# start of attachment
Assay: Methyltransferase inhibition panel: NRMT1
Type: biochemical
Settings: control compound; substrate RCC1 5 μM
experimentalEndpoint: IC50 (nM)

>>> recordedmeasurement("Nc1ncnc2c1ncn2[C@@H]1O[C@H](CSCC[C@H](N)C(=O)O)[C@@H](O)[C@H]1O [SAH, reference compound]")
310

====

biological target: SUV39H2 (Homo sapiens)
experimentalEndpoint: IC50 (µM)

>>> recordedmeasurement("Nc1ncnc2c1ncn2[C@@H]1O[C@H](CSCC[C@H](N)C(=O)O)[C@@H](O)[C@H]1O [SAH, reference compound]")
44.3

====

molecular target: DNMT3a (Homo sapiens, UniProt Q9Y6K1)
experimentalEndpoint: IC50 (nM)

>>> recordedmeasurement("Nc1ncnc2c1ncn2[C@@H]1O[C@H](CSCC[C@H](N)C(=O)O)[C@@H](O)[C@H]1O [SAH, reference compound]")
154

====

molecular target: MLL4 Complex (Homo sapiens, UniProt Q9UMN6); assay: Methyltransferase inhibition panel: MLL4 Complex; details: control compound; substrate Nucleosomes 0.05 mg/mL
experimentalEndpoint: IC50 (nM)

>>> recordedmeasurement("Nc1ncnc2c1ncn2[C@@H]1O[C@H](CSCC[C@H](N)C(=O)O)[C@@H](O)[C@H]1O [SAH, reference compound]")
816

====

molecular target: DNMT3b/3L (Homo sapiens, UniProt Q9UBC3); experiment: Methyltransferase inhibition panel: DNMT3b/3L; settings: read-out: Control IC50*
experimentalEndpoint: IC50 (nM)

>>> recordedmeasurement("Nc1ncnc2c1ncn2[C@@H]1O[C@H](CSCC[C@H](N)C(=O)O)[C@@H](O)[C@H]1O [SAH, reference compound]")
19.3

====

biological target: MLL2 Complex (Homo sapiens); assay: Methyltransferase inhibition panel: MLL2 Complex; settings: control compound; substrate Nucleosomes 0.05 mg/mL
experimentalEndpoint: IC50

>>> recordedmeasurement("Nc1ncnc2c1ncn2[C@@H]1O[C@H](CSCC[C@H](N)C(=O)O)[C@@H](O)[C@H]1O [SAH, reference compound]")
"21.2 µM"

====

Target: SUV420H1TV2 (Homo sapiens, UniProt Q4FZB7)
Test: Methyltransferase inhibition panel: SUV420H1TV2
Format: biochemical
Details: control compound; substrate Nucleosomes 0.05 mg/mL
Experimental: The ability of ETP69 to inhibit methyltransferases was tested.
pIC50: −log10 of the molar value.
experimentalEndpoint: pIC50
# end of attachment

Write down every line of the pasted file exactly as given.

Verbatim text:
Assay: Methyltransferase inhibition panel: NRMT1
Type: biochemical
Settings: control compound; substrate RCC1 5 μM
experimentalEndpoint: IC50 (nM)

>>> recordedmeasurement("Nc1ncnc2c1ncn2[C@@H]1O[C@H](CSCC[C@H](N)C(=O)O)[C@@H](O)[C@H]1O [SAH, reference compound]")
310

====

biological target: SUV39H2 (Homo sapiens)
experimentalEndpoint: IC50 (µM)

>>> recordedmeasurement("Nc1ncnc2c1ncn2[C@@H]1O[C@H](CSCC[C@H](N)C(=O)O)[C@@H](O)[C@H]1O [SAH, reference compound]")
44.3

====

molecular target: DNMT3a (Homo sapiens, UniProt Q9Y6K1)
experimentalEndpoint: IC50 (nM)

>>> recordedmeasurement("Nc1ncnc2c1ncn2[C@@H]1O[C@H](CSCC[C@H](N)C(=O)O)[C@@H](O)[C@H]1O [SAH, reference compound]")
154

====

molecular target: MLL4 Complex (Homo sapiens, UniProt Q9UMN6); assay: Methyltransferase inhibition panel: MLL4 Complex; details: control compound; substrate Nucleosomes 0.05 mg/mL
experimentalEndpoint: IC50 (nM)

>>> recordedmeasurement("Nc1ncnc2c1ncn2[C@@H]1O[C@H](CSCC[C@H](N)C(=O)O)[C@@H](O)[C@H]1O [SAH, reference compound]")
816

====

molecular target: DNMT3b/3L (Homo sapiens, UniProt Q9UBC3); experiment: Methyltransferase inhibition panel: DNMT3b/3L; settings: read-out: Control IC50*
experimentalEndpoint: IC50 (nM)

>>> recordedmeasurement("Nc1ncnc2c1ncn2[C@@H]1O[C@H](CSCC[C@H](N)C(=O)O)[C@@H](O)[C@H]1O [SAH, reference compound]")
19.3

====

biological target: MLL2 Complex (Homo sapiens); assay: Methyltransferase inhibition panel: MLL2 Complex; settings: control compound; substrate Nucleosomes 0.05 mg/mL
experimentalEndpoint: IC50

>>> recordedmeasurement("Nc1ncnc2c1ncn2[C@@H]1O[C@H](CSCC[C@H](N)C(=O)O)[C@@H](O)[C@H]1O [SAH, reference compound]")
"21.2 µM"

====

Target: SUV420H1TV2 (Homo sapiens, UniProt Q4FZB7)
Test: Methyltransferase inhibition panel: SUV420H1TV2
Format: biochemical
Details: control compound; substrate Nucleosomes 0.05 mg/mL
Experimental: The ability of ETP69 to inhibit methyltransferases was tested.
pIC50: −log10 of the molar value.
experimentalEndpoint: pIC50